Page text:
X-Pro Hit and Miss with ECN-2 FIlm: Not My Brightest Idea

2012-10-02 2

X-pro is fun for all right? Well, there are a few misses when cross processing and I found one. ECN-2 film and C-41 chemicals aren’t the best of friends but come out with some interesting results.

Everybody loves X-pro. It’s fun and always exciting. Sadly, not all cross-processing goes to plan. I had obtained some old Seattle Film Works 35mm film when I purchased my Minolta X-370. I thought it was useless, so it just stayed in my camera bag for months. It was always in the back of my mind though.

Credits: 110isnotdead

One day, I decided to go to an Ashland University football game with my girlfriend and thought I’d bring that weird looking film with me. What’s the worst that could happen, right? Well the game was great and I got some awesome shots, or so I thought.

So about a week passed, and I got around to taking the film into my local developer, Rite Aid (area pharmacy that still does 1-hour photo). I didn’t tell them that it wasn’t normal film because I thought that they would refuse to process it. They took it and I went off to work. When I got back, they told me that I had a bad roll and nothing developed. Dejected, I walked out with my bad film but upon a further look in the sun, I noticed that there was something on the film. I raced back in and told them to look at it again.

After some convincing and about 15 minutes strolling through the aisles of drug store junk, I got called to the front. They were able to get the pics onto a CD and what was even better is that they didn’t even charge me. According to them, it looked like I had taken the shots at a swim meet. They thought that they had ruined the roll but I assured them that it was the film and not them.

Credits: 110isnotdead

When I got home and finally looked at my (and the lovely workers at Massillon Rite Aid) handiwork, I was amazed at the color. Everything had been blue-shifted with odd-looking black splotches that seemed to bleed out in every direction. The only downside was that the images were shifted, but was a small price to pay for the cool results.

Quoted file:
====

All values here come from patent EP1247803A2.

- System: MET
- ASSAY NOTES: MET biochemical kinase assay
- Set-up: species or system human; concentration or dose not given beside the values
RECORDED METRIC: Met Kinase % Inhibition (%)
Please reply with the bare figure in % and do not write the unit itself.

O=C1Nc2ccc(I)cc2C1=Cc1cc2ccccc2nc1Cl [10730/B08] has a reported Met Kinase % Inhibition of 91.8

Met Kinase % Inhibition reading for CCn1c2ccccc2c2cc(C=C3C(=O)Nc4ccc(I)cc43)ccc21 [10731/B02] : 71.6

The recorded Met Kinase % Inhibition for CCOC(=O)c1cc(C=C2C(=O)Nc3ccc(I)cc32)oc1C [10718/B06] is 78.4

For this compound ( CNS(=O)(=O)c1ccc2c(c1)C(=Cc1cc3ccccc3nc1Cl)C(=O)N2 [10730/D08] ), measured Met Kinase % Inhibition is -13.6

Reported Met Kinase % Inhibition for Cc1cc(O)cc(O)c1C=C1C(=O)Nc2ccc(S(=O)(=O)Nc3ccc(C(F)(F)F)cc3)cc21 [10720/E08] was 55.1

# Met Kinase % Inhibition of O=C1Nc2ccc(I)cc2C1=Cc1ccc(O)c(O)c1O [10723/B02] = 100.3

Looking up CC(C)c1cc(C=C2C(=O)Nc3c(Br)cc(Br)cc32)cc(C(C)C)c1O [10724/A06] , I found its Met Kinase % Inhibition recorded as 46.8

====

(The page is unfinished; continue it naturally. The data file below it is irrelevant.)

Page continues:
Credits: 110isnotdead

So take this as a warning or as an invitation to try out Seattle Film Works film in C-41. It might be the coolest roll of film you ever take, or the worst. If you don’t mind the occasional icky shot. lol

Credits: 110isnotdead

Happy Snappin’

Tim Pawlak (aka 110isnotdead on LOMO) is a Librarian, writer, photographer and amateur historian (gotta use that History Degree somewhere). Massillon, Ohio (about an hour south of Cleveland) is where he calls home. He loves to get the feel of every new town he comes to and capture it on film. So if you make your way down the Tuscarawas River, you’ll probably find him.

written by 110isnotdead on 2012-10-02 #lifestyle #35mm #development #x-pro #cross-process #film-processing #rite-aid


  1. nerpman
    nerpman ·

    ECN-2 process is very similar to C-41, it's just that ECN-2 film has a black backing on it that needs to be removed by a warm water bath before processing. It looks like your pictures still have pieces of that black backing remaining, but most of it dissolved off in the developer. If you wanted to get rid of them completely I'm sure a quick washing in warm soapy water would do it!

  2. 110isnotdead
    110isnotdead ·

    @nerpman Interesting, I'll have to try that next time. Thanks for the tip.

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